On Nov. 10, Armstrong’s Jazz Ensemble performed its fall concert in the Fine Arts auditorium. Coastal Jazz Hall of Fame inductee Dr. Randall Reese was the director, and Vincent Chandler, the director of jazz studies at Claflin University in Orangeburg, South Carolina, was a featured musician.
The jazz ensemble performed nine jazz standards, four of which featured Chandler as a solo trombonist. Several of the songs performed were pieces associated with jazz legend Duke Ellington, a famous pianist, composer and band leader.
These concerts act as a way to recognize Armstrong’s musicians, validating their talents and bringing them the recognition they deserve.
“This semester’s ensemble members have worked hard and have grown individually and collectively,” Reese said. “Many of the works in the concert were chosen specifically to help individuals or sections develop particular skills.”
It seems the ensemble’s hard work paid off. The end of every solo and song was met with thunderous applause from the audience as well as a standing ovation after the concert.
Stanton Dobson, an attendee of the concert, said, “It was animated and very fascinating; I enjoyed it.”
Concerts such as this one can also be fantastic introductions into musical genres that students may not have encountered otherwise.
Brittany Smith, a student familiar with the ensembles, said, “It gives students the opportunity to experience something different because few have been to a jazz concert of any sort.”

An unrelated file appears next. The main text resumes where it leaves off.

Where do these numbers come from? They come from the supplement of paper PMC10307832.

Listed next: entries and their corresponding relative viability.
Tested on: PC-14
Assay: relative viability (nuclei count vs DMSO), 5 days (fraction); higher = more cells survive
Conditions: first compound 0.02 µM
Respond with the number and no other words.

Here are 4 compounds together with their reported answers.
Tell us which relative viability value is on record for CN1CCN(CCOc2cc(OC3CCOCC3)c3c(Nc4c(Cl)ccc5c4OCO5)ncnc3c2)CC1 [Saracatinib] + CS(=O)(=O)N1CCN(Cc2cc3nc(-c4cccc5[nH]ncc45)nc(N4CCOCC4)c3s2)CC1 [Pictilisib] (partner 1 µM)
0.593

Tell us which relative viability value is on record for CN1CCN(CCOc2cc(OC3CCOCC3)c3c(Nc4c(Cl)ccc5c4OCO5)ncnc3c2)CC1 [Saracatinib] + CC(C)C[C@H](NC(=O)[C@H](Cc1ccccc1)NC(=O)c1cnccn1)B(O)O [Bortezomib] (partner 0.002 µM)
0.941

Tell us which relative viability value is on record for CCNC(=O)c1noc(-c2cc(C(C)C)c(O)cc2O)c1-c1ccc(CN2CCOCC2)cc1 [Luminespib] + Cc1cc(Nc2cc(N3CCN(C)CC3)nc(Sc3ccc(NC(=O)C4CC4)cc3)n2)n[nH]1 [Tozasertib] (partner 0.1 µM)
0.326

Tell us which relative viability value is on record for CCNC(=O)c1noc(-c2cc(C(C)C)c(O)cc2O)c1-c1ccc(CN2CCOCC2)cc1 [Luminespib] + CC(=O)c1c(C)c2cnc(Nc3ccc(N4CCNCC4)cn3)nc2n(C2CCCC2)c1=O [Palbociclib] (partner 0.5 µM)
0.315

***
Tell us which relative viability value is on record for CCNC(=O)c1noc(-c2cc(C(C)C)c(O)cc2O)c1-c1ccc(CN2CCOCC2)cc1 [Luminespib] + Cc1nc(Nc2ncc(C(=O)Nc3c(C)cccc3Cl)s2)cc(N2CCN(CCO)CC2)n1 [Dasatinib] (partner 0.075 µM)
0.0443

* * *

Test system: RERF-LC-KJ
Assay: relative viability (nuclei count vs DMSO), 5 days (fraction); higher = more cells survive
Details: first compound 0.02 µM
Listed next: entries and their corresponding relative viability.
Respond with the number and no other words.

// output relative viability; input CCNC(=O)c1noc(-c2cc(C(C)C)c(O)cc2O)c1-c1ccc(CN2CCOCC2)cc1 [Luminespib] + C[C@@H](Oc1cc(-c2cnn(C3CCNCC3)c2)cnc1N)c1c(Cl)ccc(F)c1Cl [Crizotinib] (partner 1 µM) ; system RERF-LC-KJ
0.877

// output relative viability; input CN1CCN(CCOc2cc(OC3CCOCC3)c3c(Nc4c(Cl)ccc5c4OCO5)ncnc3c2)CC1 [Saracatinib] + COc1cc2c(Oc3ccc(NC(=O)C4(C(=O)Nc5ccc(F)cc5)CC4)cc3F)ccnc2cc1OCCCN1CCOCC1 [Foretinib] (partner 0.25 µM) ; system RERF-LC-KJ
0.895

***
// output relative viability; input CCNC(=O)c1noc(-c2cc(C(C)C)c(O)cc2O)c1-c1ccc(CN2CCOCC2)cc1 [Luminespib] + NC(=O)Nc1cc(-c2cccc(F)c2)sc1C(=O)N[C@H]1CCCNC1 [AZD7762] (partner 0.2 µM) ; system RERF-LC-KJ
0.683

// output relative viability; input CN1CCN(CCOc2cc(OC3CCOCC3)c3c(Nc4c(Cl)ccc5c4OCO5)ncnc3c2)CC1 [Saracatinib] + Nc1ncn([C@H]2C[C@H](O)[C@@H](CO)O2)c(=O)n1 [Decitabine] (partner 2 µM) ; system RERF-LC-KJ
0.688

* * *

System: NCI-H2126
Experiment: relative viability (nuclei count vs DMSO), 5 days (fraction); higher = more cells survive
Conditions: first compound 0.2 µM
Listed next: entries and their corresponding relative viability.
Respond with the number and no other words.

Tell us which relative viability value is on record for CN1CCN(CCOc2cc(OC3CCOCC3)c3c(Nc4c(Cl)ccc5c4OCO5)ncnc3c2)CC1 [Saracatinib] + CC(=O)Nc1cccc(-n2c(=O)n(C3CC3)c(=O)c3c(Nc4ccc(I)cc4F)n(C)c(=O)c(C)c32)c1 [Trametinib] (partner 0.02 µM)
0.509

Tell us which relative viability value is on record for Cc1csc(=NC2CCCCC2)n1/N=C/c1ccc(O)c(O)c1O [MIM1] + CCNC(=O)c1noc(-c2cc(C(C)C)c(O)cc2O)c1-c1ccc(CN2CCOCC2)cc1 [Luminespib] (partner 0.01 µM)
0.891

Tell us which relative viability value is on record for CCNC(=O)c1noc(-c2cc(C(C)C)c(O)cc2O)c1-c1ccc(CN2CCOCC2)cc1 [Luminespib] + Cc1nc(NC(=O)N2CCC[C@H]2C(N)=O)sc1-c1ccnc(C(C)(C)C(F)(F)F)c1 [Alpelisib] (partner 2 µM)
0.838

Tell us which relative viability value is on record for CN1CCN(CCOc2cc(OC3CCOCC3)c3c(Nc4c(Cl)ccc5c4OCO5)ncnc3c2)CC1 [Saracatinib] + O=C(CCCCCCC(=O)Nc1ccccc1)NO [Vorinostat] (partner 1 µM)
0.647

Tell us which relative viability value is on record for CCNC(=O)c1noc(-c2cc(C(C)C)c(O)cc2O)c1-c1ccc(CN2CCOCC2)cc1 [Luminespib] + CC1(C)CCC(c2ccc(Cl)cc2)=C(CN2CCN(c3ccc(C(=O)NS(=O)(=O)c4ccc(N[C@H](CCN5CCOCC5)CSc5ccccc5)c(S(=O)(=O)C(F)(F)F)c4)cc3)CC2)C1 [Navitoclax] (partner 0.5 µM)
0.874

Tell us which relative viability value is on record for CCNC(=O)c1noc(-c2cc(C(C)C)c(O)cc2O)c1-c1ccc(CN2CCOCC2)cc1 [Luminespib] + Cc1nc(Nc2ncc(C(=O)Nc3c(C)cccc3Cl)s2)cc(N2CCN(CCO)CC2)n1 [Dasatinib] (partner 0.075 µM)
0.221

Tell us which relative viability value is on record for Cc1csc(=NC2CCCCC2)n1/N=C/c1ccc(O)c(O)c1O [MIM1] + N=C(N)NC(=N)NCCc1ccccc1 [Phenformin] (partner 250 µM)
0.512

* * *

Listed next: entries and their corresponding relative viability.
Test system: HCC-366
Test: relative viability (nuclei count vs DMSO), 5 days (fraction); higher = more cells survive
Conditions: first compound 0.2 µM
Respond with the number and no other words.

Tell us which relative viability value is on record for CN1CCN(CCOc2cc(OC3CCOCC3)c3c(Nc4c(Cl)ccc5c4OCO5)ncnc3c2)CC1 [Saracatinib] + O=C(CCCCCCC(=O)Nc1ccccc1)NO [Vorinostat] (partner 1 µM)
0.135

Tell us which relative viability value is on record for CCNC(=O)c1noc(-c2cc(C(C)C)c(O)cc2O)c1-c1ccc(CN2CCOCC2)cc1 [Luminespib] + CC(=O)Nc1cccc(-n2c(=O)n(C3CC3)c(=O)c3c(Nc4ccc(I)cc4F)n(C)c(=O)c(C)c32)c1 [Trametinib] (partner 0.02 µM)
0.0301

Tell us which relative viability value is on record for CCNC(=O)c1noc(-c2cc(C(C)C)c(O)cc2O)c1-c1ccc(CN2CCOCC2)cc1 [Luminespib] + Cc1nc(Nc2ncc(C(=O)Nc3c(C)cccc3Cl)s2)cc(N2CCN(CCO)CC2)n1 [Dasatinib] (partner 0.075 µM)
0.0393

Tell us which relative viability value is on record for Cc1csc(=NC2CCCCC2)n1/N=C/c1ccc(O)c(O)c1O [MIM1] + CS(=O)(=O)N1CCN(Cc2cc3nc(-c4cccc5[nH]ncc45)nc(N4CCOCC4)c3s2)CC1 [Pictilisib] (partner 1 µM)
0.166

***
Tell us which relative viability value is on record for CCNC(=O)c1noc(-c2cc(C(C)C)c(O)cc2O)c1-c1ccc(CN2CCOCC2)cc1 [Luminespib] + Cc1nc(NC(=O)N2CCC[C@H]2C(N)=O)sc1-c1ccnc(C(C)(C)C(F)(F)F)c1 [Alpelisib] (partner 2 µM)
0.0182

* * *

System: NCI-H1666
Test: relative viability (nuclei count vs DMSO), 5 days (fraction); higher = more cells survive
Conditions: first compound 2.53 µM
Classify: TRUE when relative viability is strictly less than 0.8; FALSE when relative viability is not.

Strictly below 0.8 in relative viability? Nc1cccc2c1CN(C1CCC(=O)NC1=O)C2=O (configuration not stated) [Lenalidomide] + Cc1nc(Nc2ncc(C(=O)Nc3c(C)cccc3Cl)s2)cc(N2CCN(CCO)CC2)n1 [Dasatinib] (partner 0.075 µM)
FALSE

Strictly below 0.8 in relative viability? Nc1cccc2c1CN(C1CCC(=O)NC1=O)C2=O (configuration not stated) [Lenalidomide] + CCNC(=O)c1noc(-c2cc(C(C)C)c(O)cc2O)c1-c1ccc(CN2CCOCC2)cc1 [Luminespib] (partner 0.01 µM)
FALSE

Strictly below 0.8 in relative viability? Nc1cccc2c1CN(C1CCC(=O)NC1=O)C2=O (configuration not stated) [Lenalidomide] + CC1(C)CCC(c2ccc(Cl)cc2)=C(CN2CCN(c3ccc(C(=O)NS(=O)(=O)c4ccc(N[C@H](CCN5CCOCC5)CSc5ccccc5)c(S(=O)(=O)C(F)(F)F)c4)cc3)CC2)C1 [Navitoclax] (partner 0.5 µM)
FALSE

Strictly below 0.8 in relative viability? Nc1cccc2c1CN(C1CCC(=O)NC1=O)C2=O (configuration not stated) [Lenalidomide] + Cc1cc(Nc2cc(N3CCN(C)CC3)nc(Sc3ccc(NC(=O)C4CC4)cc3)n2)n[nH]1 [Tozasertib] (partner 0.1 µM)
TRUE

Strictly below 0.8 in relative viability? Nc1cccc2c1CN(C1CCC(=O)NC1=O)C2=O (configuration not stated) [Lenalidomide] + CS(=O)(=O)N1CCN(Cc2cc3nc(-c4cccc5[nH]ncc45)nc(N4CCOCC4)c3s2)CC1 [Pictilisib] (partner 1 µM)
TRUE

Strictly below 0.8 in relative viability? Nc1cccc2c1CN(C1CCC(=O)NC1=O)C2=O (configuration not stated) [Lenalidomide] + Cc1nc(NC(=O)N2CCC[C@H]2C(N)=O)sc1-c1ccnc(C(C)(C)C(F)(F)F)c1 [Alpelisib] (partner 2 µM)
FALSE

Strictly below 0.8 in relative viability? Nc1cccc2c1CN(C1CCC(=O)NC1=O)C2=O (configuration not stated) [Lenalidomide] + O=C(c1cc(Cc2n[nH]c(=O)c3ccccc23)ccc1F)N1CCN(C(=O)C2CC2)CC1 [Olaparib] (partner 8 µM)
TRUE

Just by existing and performing iconic songs, the ensemble plays into jazz’s rich history. Rising in popularity during the early 20th century, jazz was an integral component of the Harlem Renaissance and is an African-American tradition.
“Jazz is one of the most important American art forms, a unique combination of African and European influences that was created by African-Americans,” said Dr. Reese. “It is an important part of our country’s cultural heritage and an important cultural export.”
Having a jazz ensemble celebrates a part of American history that does not always receive the recognition it deserves. It allows the art form to live on and bring joy to audiences and musicians alike.
However, some feel there is a lack of appreciation for the music department’s contributions.
“The ensembles and choirs at Armstrong do not receive the recognition they deserve,” said Herbie Peterson, president of the Phi Mu Alpha Sinfonia, a music-based fraternity at Armstrong.
“It is important for the Music Department to receive recognition because of the work the students and faculty put in all semester. Besides practicing and rehearsing for concerts, these students must also learn advanced music theory, which on a rudimentary level is equivalent to the high-level maths and sciences such as calculus three.”
The department is trying new ways to grab the attention of students and faculty: a new pep band is forming and will perform at many campus events. The Phi Mu Alpha fraternity also continues to spread its love of music through philanthropic events and performing in the ensembles.
There may also be a female equivalent to Phi Mu Sinfonia coming to campus. The organization is Sigma Alpha Iota, an international music fraternity that is currently trying to establish a chapter. Women with a strong musical passion are encouraged to contact the interest group.
*Featured image via Armstrong AMT archives